The Opposite of Mental “Disease”
People outgrow and control mental illness, the opposite of a disease
I often write about how — as the National Institute on Alcohol Abuse and Alcoholism has only recently rediscovered – most alcohol and drug dependent people recover on their own. (See my article for PT, “The Surprising Truth About Addiction.”) Despite the NIAAA’s announcing this discovery in a prominent place at its Web site, most people don’t believe it, and never will.
Why this is important is that the ruling cultural “meme” — how we conceptualize and think about problems — influences not only how we conceive of them, but how we deal with them, and even their outcomes! People often tend to conform to cultural memes (although this post is about the large number who don’t do so).
Before turning to the topic of this post — what we call mental illness — I do want to commend the American Psychiatric Association’s Diagnostic and Statistical Manual of Mental Disorders. To begin with, note how the volume doesn’t call them mental “illnesses” or, certainly, “diseases.” In other words, DSM-IV itself (for which I was an advisor on substance use disorders) recognizes — and gives importance to — the malleability of disordered mental states. A disorder doesn’t imply permanence, or progression, or inevitable doom. It is about a state that can remediate — and that may often do so. In particular, I have to point out to people time and again that “remission” in substance use disorders does not require abstinence according to DSM-IV — it requires the absence or diminution of problems, whether due to abstinence, rare or occasional use, or continued use.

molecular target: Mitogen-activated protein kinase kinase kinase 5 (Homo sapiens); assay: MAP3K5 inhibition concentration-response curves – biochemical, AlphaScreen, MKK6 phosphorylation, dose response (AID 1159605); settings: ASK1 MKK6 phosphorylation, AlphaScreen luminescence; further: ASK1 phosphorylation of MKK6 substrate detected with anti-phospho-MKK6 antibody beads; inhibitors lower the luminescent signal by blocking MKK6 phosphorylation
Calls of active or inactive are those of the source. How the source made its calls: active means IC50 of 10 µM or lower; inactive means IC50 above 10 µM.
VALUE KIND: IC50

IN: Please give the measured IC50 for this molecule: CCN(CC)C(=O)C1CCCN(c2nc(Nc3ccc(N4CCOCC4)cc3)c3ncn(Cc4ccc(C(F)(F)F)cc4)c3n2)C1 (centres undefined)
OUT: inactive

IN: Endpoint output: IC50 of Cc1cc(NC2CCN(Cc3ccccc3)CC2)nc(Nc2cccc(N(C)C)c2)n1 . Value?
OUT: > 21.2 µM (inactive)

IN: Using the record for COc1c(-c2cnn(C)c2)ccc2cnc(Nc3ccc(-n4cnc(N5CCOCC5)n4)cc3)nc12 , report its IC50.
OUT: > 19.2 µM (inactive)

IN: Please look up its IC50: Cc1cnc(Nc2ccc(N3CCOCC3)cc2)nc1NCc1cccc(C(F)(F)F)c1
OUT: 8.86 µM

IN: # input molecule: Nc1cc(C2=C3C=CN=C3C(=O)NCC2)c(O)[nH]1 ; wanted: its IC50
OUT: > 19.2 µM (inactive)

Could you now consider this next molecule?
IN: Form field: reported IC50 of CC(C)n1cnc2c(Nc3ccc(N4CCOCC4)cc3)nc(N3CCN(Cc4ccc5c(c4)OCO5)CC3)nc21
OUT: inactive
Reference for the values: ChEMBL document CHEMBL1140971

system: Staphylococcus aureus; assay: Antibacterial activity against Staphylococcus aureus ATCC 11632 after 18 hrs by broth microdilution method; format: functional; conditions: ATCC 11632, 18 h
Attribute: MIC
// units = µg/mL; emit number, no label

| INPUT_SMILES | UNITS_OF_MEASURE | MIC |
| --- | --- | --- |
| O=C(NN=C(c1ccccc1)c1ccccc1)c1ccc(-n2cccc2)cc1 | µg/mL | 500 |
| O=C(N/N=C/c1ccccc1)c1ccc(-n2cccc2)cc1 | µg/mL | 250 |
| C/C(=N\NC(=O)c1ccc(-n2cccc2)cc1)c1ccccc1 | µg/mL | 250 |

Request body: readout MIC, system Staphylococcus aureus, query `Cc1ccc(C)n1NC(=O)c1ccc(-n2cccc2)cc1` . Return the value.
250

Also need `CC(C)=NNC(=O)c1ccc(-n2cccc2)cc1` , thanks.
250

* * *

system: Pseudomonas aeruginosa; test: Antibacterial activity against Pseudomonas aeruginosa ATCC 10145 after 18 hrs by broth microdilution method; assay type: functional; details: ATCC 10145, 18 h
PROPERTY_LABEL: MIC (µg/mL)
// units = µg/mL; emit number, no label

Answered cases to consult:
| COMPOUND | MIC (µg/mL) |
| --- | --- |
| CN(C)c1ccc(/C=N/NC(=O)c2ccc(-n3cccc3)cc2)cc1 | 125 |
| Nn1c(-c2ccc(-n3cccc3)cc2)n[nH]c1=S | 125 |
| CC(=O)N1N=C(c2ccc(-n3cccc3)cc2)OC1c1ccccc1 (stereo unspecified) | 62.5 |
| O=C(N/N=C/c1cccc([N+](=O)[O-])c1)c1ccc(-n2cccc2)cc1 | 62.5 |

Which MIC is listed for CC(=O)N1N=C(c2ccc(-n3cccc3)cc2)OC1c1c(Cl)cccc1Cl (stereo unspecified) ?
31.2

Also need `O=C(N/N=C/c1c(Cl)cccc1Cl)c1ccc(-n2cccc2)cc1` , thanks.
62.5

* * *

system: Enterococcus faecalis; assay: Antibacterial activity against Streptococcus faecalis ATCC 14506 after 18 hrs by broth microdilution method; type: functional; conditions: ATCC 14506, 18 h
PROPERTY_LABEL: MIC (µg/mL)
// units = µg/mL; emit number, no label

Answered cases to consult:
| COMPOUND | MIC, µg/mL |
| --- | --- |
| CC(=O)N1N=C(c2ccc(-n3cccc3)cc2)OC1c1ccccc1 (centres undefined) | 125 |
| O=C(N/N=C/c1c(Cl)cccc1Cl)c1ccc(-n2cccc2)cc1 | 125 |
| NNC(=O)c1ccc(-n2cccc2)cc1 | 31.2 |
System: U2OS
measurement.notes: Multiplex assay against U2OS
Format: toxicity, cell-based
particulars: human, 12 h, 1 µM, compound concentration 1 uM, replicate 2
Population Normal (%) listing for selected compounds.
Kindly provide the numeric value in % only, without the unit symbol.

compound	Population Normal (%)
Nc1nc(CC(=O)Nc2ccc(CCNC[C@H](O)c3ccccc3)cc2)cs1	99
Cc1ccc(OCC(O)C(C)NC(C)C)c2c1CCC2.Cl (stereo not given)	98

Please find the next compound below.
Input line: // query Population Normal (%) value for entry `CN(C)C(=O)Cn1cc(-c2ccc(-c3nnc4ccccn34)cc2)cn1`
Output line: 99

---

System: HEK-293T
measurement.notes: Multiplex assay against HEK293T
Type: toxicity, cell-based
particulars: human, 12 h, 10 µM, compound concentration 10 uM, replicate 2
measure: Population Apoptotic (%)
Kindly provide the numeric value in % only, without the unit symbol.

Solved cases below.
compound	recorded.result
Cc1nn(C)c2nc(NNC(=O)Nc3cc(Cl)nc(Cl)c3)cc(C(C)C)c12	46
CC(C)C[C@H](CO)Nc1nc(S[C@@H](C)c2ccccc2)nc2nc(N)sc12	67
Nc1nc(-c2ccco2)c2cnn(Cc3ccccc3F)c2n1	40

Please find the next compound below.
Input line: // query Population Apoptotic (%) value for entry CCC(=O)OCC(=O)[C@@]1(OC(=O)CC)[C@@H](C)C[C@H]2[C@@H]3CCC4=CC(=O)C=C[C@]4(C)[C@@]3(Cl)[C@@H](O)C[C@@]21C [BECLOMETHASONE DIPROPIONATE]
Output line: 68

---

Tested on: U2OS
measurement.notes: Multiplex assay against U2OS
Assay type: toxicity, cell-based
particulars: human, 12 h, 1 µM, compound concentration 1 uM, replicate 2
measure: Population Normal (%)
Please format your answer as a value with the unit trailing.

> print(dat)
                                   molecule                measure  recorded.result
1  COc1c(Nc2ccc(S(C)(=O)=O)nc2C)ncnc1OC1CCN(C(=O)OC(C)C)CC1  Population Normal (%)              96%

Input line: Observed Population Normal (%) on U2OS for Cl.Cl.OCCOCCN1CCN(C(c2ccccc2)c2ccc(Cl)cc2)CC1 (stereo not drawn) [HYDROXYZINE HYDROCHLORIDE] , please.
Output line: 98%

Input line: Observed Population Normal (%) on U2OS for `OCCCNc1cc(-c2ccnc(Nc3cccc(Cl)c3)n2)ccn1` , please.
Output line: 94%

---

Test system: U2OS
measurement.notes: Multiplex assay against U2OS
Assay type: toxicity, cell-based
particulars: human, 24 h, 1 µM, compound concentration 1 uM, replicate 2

How DSM-V will score on these matters, I can’t say — and I’m not involved in deciding. But I can say that where the volume comes out will be crucial for our mental health.
Let me return now to a series that has just completed in the New York Times by Benedict Carey, with photographs by Damon Winter. The series concerns people who have overcome — or controlled — their mental illnesses to live productive — often outstanding — lives. Sometimes this means actually outgrowing the problem (“Milt Greek has overcome a prolonged struggle with schizophrenia and now lives a happy, busy life with his family”). Sometimes this means periodically coping with bad periods (“Keris Myrick has struggled with mental illness and is now [a] chief executive. . . .When Mrs. Myrick is going through difficult times, she retreats to a nearby resort hotel”). Sometimes people power on by organizing their lives and working around a mental disorder (such stories are now capturing the fancy of the media, including the life of Temple Grandin, a prominent animal scientist and autism advocate, or fictional portrayals like Showtime’s “The United States of Tara”).